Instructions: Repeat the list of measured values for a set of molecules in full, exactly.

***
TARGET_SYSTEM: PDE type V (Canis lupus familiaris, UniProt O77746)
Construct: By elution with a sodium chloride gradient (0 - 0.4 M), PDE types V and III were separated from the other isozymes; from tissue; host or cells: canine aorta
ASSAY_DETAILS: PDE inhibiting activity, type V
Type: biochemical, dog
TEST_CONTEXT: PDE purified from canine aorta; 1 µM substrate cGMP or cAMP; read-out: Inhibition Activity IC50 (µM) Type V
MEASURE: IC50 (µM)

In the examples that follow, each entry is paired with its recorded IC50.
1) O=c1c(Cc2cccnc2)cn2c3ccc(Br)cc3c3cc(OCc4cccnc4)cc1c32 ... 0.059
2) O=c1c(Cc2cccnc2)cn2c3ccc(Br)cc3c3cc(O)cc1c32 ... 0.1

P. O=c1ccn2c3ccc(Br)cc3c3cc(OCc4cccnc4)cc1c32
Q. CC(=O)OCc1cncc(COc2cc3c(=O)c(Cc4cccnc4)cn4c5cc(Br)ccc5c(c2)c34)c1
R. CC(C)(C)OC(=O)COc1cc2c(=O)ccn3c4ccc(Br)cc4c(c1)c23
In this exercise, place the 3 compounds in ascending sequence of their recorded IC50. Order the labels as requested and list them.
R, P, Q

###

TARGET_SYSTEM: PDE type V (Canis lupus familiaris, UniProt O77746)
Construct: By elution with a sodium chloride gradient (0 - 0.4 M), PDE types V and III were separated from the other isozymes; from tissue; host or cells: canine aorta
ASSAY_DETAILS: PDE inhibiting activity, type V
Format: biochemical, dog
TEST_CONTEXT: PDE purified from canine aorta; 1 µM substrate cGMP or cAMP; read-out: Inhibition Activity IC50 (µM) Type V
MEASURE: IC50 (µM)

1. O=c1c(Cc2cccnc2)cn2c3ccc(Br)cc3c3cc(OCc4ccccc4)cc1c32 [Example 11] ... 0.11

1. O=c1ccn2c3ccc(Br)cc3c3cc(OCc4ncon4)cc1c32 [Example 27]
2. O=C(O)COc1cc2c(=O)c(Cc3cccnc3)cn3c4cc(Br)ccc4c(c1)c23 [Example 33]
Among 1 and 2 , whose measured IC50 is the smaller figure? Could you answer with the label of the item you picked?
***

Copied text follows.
TARGET_SYSTEM: PDE type V (Canis lupus familiaris, UniProt O77746)
Construct: By elution with a sodium chloride gradient (0 - 0.4 M), PDE types V and III were separated from the other isozymes; from tissue; host or cells: canine aorta
ASSAY_DETAILS: PDE inhibiting activity, type V
Type: biochemical, dog
TEST_CONTEXT: PDE purified from canine aorta; 1 µM substrate cGMP or cAMP; read-out: Inhibition Activity IC50 (µM) Type V
MEASURE: IC50 (µM)

In the examples that follow, each entry is paired with its recorded IC50.
1) O=c1c(Cc2cccnc2)cn2c3ccc(Br)cc3c3cc(OCc4cccnc4)cc1c32 ... 0.059
2) O=c1c(Cc2cccnc2)cn2c3ccc(Br)cc3c3cc(O)cc1c32 ... 0.1

P. O=c1ccn2c3ccc(Br)cc3c3cc(OCc4cccnc4)cc1c32
Q. CC(=O)OCc1cncc(COc2cc3c(=O)c(Cc4cccnc4)cn4c5cc(Br)ccc5c(c2)c34)c1
R. CC(C)(C)OC(=O)COc1cc2c(=O)ccn3c4ccc(Br)cc4c(c1)c23
In this exercise, place the 3 compounds in ascending sequence of their recorded IC50. Order the labels as requested and list them.
R, P, Q

###

TARGET_SYSTEM: PDE type V (Canis lupus familiaris, UniProt O77746)
Construct: By elution with a sodium chloride gradient (0 - 0.4 M), PDE types V and III were separated from the other isozymes; from tissue; host or cells: canine aorta
ASSAY_DETAILS: PDE inhibiting activity, type V
Format: biochemical, dog
TEST_CONTEXT: PDE purified from canine aorta; 1 µM substrate cGMP or cAMP; read-out: Inhibition Activity IC50 (µM) Type V
MEASURE: IC50 (µM)

1. O=c1c(Cc2cccnc2)cn2c3ccc(Br)cc3c3cc(OCc4ccccc4)cc1c32 [Example 11] ... 0.11

1. O=c1ccn2c3ccc(Br)cc3c3cc(OCc4ncon4)cc1c32 [Example 27]
2. O=C(O)COc1cc2c(=O)c(Cc3cccnc3)cn3c4cc(Br)ccc4c(c1)c23 [Example 33]
Among 1 and 2 , whose measured IC50 is the smaller figure? Could you answer with the label of the item you picked?